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John, Martha King and Greg Brown inducted into CFI hall of fame

The National Association of Flight Instructors administers the award and says on its website that nominees are recognized for making “significant contributions to aviation education and flight instruction while reflecting credit upon themselves and their profession,” and emphasizes the “important role flight instructors play as a foundation for the safety of the entire national air transportation system.”

John and Martha King

The husband-and-wife CFI team join a who’s who list of inductees including the late aviation journalist Richard “Dick” Collins (2018), the late flight simulator engineer Rudy Frasca (2012), Sporty’s Pilot Shop founder Hal Shevers (2007), and dozens of aviation education luminaries.

The Kings began their flight instruction careers more than 40 years ago by going door to door to explain federal aviation regulations, the principles of flight, and other concepts in an easy-to-remember format that features the two bantering back and forth while taking turns leading the instruction.

John and Martha King are surprised by airline pilot, CFI, and National Association of Flight Instructors board member Brian Schiff with King Schools CEO Barry Knuttila, center, at a Flight Instructor Hall of Fame induction ceremony October 13 during the National Business Aviation Association Business Aviation Convention and Exhibition. Photo by Kollin Stagnito.

They ushered in a sea of changes during transitions from in-person sessions to videos, then DVDs, and the current online format. Interjecting facts with humor, providing real-world scenarios, and sharing personal stories are the couple’s hallmarks. It’s hard to forget some of their memory-jogging phrases, which include the admonition for pilots to “look out below” when “going from high to low” during cross-country flights through changing weather systems.

“John and I have spent a lifetime in aviation, and we—like you—have a passion about flying and the people who fly. It’s a wonderful community,” Martha King told attendees at a “Straight Talk About Aviation Safety” AOPA safety forum during EAA AirVenture in July. “I want to make it clear [that] Martha is just a little bit better pilot than I am,” John King said to AirVenture attendees, “because she knows where she is, and what’s happening, and what’s about to happen next. And I’m going along saying, ‘What the hell just happened?’”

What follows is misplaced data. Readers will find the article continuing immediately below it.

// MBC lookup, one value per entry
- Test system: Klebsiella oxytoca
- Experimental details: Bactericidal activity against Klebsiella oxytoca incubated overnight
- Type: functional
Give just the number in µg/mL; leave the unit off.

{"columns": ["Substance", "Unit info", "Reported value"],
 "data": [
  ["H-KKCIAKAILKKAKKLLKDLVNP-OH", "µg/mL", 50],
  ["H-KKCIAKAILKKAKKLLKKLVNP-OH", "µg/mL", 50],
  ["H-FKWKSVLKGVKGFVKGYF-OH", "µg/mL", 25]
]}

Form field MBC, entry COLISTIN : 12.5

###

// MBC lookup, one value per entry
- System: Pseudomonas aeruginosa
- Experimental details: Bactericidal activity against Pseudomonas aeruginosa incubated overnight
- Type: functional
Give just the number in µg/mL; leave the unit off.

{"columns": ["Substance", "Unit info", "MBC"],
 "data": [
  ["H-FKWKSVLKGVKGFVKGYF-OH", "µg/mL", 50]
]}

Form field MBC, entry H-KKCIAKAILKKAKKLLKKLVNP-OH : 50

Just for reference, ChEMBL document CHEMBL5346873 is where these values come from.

During a brief ceremony October 13, NAFI Program Director John Niehaus said that the thirty-third and thirty-fourth inductees “were the hardest people we have ever had to surprise.” He thanked the couple for giving back to the community “through articles, seminars, educational scholarships, and corporate philanthropy” and for providing instruction to “thousands of aviators” during their 43-year educational career.

The Kings have flown a variety of aircraft—from single-engine piston airplanes to helicopters and multiengine jets. They were inducted into the National Aviation Hall of Fame in 2019 and have accumulated dozens of additional awards and recognition.

Greg Brown

Brown, former longtime Flight Training magazine contributor who taught and entertained students and pilots alike with stories about flying his Cessna Skylane in his Flying Carpet column, was also inducted into the Flight Instructor Hall of Fame.

Brown has more than 40 years of experience instructing, as well as experience as a corporate pilot and pilot for scheduled aviation, NAFI said. He holds instructor certificates “with all fixed-wing aircraft ratings,” as well as an airline transport pilot certificate and a type rating in the Boeing 737, according to NAFI. In addition, he has released numerous books for pilots of all levels, sharing insights from his background in professional flying and teaching: The Savvy Flight Instructor, The Turbine Pilot’s Flight Manual, Job Hunting for Pilots, You Can Fly!, and Flying Carpet: The Soul of an Airplane. Brown also records a podcast, Cockpit Adventures from the Flying Carpet. Brown was an early adopter of social media in 1997, using it to encourage student pilots through the Greg Brown’s Student Pilot Pep Talk Facebook group that he continues to moderate today.

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